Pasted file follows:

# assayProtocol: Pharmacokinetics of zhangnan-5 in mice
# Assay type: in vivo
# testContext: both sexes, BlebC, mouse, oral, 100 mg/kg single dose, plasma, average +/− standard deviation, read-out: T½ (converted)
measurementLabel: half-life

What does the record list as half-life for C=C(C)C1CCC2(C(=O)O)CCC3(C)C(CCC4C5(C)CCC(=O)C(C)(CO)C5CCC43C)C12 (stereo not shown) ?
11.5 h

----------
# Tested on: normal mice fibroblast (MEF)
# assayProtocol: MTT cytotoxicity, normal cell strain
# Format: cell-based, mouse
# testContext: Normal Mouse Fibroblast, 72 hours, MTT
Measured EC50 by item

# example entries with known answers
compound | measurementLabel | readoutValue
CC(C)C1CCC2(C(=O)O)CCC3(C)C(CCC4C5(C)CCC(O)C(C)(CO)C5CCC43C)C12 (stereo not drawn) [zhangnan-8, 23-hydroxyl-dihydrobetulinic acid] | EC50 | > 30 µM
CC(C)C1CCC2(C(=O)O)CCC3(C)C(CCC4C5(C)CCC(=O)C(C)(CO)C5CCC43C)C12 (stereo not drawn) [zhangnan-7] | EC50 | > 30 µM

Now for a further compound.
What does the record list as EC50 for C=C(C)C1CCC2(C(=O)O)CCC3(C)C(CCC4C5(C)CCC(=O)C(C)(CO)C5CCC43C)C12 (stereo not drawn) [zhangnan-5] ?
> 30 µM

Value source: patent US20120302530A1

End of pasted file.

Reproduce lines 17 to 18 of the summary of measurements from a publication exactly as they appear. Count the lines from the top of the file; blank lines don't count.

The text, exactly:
Now for a further compound.
What does the record list as EC50 for C=C(C)C1CCC2(C(=O)O)CCC3(C)C(CCC4C5(C)CCC(=O)C(C)(CO)C5CCC43C)C12 (stereo not drawn) [zhangnan-5] ?